What exactly will marriage end up as?  


Is the unwillingness to define, out of political fear of stepping on someone's toes, the same thing as the unwitting will to destroy?


If some say not ... How are the grounds for homosexual marriage different than those of some of the above suggestions?


Stephen.    
Christopher
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1 posted 03-25-2004 05:26 PM       View Profile for Christopher   Email Christopher   Edit/Delete Message      Find Poems  View IP for Christopher

I want to restate a question Ron asked when [all this] started here in the forums, that few if any, have addressed: Why does a married couple have different civil rights than a non-married couple?
Denise
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2 posted 03-25-2004 09:39 PM       View Profile for Denise   Edit/Delete Message      Find Poems  View IP for Denise

Stephen, thanks for sharing that piece. It made me laugh and it brings out a good point about the dangers of tampering with the definiton of marriage.

Christopher, I think that the legal benefits that are found within marriage are there because it was recognized that it was in society's best interest to encourage people in a lifelong commitment of fidelity, of mutual caretaking of each other and of any children that they might produce together. I also agree with the statement in one of the articles that Stephen gave that it was designed in part to protect the women and children of a society in light of the greater tendency in the male of the species to tend toward promiscuity and wandering (not that women haven't or don't, but the tendency toward it is higher in males, statistically), a way to hold them accountable to their responsibilities to their partner and children so that they would not eventually become a burden on society to have to support. Society simply doesn't have a vested interest in encouraging non-marital cohabitation, in my opinion, and therefore doesn't offer any benefits to encourage it.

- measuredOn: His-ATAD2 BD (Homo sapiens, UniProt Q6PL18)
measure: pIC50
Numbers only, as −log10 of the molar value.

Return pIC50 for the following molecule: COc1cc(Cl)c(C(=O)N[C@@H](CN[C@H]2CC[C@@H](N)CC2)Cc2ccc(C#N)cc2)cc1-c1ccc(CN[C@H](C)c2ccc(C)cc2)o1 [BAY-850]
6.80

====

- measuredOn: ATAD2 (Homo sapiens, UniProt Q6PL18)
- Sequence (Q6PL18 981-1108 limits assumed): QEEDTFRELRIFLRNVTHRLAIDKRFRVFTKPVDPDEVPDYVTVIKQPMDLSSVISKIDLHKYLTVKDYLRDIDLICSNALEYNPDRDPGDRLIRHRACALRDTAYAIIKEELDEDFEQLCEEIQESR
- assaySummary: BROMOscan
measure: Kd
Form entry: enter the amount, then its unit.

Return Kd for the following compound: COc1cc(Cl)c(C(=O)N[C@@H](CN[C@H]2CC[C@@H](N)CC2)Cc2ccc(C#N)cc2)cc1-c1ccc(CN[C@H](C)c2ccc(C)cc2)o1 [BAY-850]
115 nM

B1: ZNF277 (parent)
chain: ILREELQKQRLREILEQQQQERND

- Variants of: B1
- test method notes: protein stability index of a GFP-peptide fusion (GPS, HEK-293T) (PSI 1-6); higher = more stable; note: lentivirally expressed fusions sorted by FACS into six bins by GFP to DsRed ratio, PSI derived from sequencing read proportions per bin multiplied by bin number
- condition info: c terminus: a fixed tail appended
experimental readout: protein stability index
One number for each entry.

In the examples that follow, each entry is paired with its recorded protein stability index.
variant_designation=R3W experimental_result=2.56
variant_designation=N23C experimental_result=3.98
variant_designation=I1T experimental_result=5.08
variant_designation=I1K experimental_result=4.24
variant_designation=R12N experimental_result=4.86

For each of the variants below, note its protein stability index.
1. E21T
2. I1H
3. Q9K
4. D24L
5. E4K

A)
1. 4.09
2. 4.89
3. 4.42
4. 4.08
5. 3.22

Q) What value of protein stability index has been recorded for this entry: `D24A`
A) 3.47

I believe, and I think all the research bears it out, that in homes where there is this sense of 'till death do us part' in the mother/father relationship, the couple benefits, the children benefit and society benefits, as contrasted with the mindset of semi-commited non-marital cohabitation, keeping all options open, which makes it easier, psychologically and financially, to forsake one's partner and children when the going gets rough.

I think one of the biggest problems in our society since the sexual revolution has been the fostering of the idea of sex and children outside of marriage, with families headed by single women who have no male support, and with children who have no male role model to bond with, which deprives them of an important ingredient to their sense of 'self', and many of those households are mired in poverty because of it. That life is hard on them and hard on society (who has to support them in the majority of the cases, and at a subsistance level compared to average income level homes). The men who have fathered all these children just aren't around physically, and are not supporting their children financially in most cases. So society has to pick up the tab. So everybody loses, including the fathers who never learn to accept their responsibilities, but continue from one woman to the next fathering even more chldren that they do not intend to take care of. And if you think I am exaggerating, come visit my neighborhood. Out of 22 houses on my block alone, there are only 3 households (mine being one) that are not single parent, welfare supported, households. Surely anyone can see the burden created for society in such situations.